[Note: This lime curd tart got some fresh photos and updated text in 2020.]
2020 Notes: Walk into any pastry shop in Paris and you’ll see a lemon tart (tarte au citron). One of the most classic pastries, it’s just lemon curd poured into a baked buttery pastry crust. Some will be more tart, some more sweet, some have meringue or fresh fruit on top, but most will be unadorned. Lime curd tarts are far less common but I think they equally deserve a place in your dessert canon. I’ve been making this one from Ina Garten (refer to it if you miss the original) for eons but these days I make it in fewer steps (no butter to warm, fewer dishes, and no pie weights) and thought you deserved to know how you could do the same. I like that it uses whole eggs, instead of just yolks, so you don’t have any leftover ingredients; that it doesn’t, like so many lime desserts, demand tiny, annoying-to-juice key limes; and takes full advantage of the lime zest, for full-bodied lime flavor. The recipe below makes a thicker tart shell that is, to be honest, not my favorite. My go-to is the one I use in this peanut tart. This would also be excellent in a graham crust, and save you some time too; use this one.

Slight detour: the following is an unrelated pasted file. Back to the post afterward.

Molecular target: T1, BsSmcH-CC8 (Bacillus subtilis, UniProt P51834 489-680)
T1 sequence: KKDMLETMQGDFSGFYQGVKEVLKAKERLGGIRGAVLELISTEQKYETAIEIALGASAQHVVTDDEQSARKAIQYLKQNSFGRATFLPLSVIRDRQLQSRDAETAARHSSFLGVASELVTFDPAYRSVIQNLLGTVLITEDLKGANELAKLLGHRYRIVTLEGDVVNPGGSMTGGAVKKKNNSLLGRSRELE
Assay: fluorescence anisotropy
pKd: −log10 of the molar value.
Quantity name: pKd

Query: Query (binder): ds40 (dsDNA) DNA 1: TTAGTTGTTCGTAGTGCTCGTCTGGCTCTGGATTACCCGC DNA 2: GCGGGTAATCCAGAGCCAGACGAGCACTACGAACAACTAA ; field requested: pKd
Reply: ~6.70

2006 Text: From the self-indicting delight of tiny infant fists gripping grownup forefingers to the calculated pinhole photography that lines my cubicle, I’m one of those girls, it seems, that can’t get enough of diminutive proportions. This absorption extends to the culinary world; from miniature artichokes and petite eggplants to pearl onions and microscopic zucchini, I find Lilliputian produce irresistible, and am incapable of not bringing them home by the bagful and readying them for their close-ups.
Baked goods are in no way spared these indignities. Puny cupcakes are always chosen over their brawny siblings, as are cheese puffs, scones and black-and-white cookies. “The more, the merrier!” I cheer until every flat surface (all three of them, that is) in our also-tiny apartment are filled with rows of one-bite delicacies and I exhaustedly wonder why I created three times the amount of work for myself.
I have no learning curve, however, so a trip to Bowery Kitchen Supply this weekend found me pressing my nose against a case of itsy tart pans, envisioning the Ina Garten Lime Curd Tart I have bookmarked in my head scaled down to finger food proportions for a Labor Day barbecue. My husband, who has long given up on trying to use such lines of reasoning on me as “but where will we keep them?” and “are these really necessary?” (and who I instead remind that “hey, at least my excessive spending habits are in occasional $20 increments and not, say, Chanel”), eeked out nary a protest, possibly because he quietly snickered knowing what was in store for me on Monday.